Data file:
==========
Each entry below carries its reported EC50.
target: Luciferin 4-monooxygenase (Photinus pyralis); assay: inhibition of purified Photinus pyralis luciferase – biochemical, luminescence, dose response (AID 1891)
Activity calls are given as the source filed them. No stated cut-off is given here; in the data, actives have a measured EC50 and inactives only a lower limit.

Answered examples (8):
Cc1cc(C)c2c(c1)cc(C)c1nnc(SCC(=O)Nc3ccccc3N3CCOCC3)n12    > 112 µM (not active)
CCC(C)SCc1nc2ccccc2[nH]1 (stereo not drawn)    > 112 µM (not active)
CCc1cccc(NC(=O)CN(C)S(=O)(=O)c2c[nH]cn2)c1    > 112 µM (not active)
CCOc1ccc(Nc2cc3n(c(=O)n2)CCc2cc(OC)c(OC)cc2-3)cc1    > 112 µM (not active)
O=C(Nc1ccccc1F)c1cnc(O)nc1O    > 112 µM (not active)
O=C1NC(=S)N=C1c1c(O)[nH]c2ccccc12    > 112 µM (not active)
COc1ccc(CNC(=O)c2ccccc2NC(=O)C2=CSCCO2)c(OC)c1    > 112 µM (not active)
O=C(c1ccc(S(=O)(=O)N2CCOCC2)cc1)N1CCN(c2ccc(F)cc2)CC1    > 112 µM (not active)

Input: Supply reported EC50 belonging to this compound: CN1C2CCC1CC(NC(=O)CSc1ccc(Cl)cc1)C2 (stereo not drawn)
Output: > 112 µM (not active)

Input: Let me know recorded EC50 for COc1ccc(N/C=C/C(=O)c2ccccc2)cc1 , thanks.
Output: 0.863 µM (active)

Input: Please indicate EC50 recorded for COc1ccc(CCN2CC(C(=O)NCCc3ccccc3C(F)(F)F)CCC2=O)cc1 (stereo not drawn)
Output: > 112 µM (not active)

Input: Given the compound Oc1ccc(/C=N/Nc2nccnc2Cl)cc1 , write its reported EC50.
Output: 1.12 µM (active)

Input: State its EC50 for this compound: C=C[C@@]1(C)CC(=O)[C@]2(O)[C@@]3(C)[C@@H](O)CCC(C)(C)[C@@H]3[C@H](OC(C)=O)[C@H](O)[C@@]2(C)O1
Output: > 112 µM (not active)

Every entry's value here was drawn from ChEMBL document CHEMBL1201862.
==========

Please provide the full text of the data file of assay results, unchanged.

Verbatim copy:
Each entry below carries its reported EC50.
target: Luciferin 4-monooxygenase (Photinus pyralis); assay: inhibition of purified Photinus pyralis luciferase – biochemical, luminescence, dose response (AID 1891)
Activity calls are given as the source filed them. No stated cut-off is given here; in the data, actives have a measured EC50 and inactives only a lower limit.

Answered examples (8):
Cc1cc(C)c2c(c1)cc(C)c1nnc(SCC(=O)Nc3ccccc3N3CCOCC3)n12    > 112 µM (not active)
CCC(C)SCc1nc2ccccc2[nH]1 (stereo not drawn)    > 112 µM (not active)
CCc1cccc(NC(=O)CN(C)S(=O)(=O)c2c[nH]cn2)c1    > 112 µM (not active)
CCOc1ccc(Nc2cc3n(c(=O)n2)CCc2cc(OC)c(OC)cc2-3)cc1    > 112 µM (not active)
O=C(Nc1ccccc1F)c1cnc(O)nc1O    > 112 µM (not active)
O=C1NC(=S)N=C1c1c(O)[nH]c2ccccc12    > 112 µM (not active)
COc1ccc(CNC(=O)c2ccccc2NC(=O)C2=CSCCO2)c(OC)c1    > 112 µM (not active)
O=C(c1ccc(S(=O)(=O)N2CCOCC2)cc1)N1CCN(c2ccc(F)cc2)CC1    > 112 µM (not active)

Input: Supply reported EC50 belonging to this compound: CN1C2CCC1CC(NC(=O)CSc1ccc(Cl)cc1)C2 (stereo not drawn)
Output: > 112 µM (not active)

Input: Let me know recorded EC50 for COc1ccc(N/C=C/C(=O)c2ccccc2)cc1 , thanks.
Output: 0.863 µM (active)

Input: Please indicate EC50 recorded for COc1ccc(CCN2CC(C(=O)NCCc3ccccc3C(F)(F)F)CCC2=O)cc1 (stereo not drawn)
Output: > 112 µM (not active)

Input: Given the compound Oc1ccc(/C=N/Nc2nccnc2Cl)cc1 , write its reported EC50.
Output: 1.12 µM (active)

Input: State its EC50 for this compound: C=C[C@@]1(C)CC(=O)[C@]2(O)[C@@]3(C)[C@@H](O)CCC(C)(C)[C@@H]3[C@H](OC(C)=O)[C@H](O)[C@@]2(C)O1
Output: > 112 µM (not active)

Every entry's value here was drawn from ChEMBL document CHEMBL1201862.